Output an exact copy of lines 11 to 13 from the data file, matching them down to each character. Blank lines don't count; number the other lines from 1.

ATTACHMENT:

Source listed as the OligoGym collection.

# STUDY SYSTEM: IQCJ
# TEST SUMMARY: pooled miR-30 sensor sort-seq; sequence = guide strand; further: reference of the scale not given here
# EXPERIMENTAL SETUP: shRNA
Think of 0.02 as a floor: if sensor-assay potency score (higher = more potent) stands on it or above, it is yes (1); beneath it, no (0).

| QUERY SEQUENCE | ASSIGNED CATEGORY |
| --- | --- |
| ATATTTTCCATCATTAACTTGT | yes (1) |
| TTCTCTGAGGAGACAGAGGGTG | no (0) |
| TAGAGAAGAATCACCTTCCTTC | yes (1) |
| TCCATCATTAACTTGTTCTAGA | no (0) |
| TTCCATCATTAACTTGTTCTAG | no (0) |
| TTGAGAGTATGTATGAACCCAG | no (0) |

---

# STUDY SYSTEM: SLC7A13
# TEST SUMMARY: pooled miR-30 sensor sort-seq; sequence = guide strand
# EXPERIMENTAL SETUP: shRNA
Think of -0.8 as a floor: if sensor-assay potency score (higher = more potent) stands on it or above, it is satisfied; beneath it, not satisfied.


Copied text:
| TCCATCATTAACTTGTTCTAGA | no (0) |
| TTCCATCATTAACTTGTTCTAG | no (0) |
| TTGAGAGTATGTATGAACCCAG | no (0) |